Stephanie C. Hill, the 2014 Black Engineer of the Year, is the second woman to receive the top award at Lockheed Martin Corporation, co-host of the BEYA STEM Conference.

Over her 30-year career Hill has worked on big technology challenges. In 2008, she wrote code for a launcher that shot down a rogue satellite hurtling down to Earth out of the sky.

Currently, Hill is senior vice president for corporate strategy and business development and a corporate officer at Lockheed. She has held a number of key positions in Information Systems, and Electronic Systems,  Mission Systems & Sensors, and Rotary and Mission Systems.  Hill earned a Bachelor of Science degree in Computer Science and Economics from the University of Maryland in 1987 before joining the defense contractor.

“My story isn’t unique, but I sure hope it can be inspiring enough for us to believe that if we expose our young people to the marvel of STEM as early as we can, far earlier than I was, we will have more of our young people pursuing careers in STEM,” she said.“We can’t afford any more accidental engineers.

Alicia Boler Davis is the sixth woman in history to receive the top Black Engineer of the Year Award (BEYA), for her impact in growing the STEM pipeline.

“I’m well aware that over three decades, I’m the sixth woman to receive this award,” Boler Davis said in her speech. “But I sincerely hope it doesn’t take another 32 years for six more women to get up on this stage. And I believe it won’t, because of our commitment to open doors for our younger sisters.”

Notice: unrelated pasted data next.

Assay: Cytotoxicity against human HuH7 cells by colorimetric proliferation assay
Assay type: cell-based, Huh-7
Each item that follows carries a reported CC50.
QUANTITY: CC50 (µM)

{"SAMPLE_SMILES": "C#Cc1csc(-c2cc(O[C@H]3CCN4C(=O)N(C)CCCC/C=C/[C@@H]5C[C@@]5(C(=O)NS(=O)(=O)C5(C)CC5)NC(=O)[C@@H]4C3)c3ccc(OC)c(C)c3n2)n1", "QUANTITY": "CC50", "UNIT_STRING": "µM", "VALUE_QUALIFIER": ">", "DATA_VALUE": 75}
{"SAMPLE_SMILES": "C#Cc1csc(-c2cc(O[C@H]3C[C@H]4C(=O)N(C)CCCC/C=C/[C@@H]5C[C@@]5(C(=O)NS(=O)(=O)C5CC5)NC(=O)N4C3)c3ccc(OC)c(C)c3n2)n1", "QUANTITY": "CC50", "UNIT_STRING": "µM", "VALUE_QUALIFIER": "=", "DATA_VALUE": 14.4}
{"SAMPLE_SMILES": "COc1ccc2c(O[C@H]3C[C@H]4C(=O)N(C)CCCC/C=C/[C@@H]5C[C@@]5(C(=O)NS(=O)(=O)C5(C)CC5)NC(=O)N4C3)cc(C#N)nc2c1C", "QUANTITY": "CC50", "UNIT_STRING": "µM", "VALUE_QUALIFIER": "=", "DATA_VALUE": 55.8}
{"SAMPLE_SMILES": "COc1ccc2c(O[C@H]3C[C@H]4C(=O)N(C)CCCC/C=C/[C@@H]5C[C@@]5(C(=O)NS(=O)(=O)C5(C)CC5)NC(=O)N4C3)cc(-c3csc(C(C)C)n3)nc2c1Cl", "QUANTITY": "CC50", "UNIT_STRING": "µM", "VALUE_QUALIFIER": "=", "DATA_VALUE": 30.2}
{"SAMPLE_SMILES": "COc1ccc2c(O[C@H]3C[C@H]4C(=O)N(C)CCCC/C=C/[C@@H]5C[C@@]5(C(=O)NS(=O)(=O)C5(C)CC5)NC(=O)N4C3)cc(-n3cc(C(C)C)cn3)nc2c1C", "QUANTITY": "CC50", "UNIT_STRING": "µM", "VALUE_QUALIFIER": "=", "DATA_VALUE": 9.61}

Growing up, Boler Davis loved math and science.

“My family encouraged me and I had more encouragement along the way,” she said. “People like my middle school teacher who quickly identified my love of, and aptitude for, math and science, and who truly encouraged me to be an engineer.

“That’s something black girls weren’t hearing a lot in those days and they still don’t hear it enough today. But organizations like this help change that with the STEM Conference,” she said at the 2018 BEYA Gala.

After the “Passing of the Torch” ceremony at the 2019 BEYA STEM Conference, Boler Davis talked about a number of organizations she worked with during her banner year as the 2018 Black Engineer of the Year.

“They are committed to increasing the number of women in STEM and provide hands-on opportunities for minority students to gain exposure to careers in STEM,” she said.

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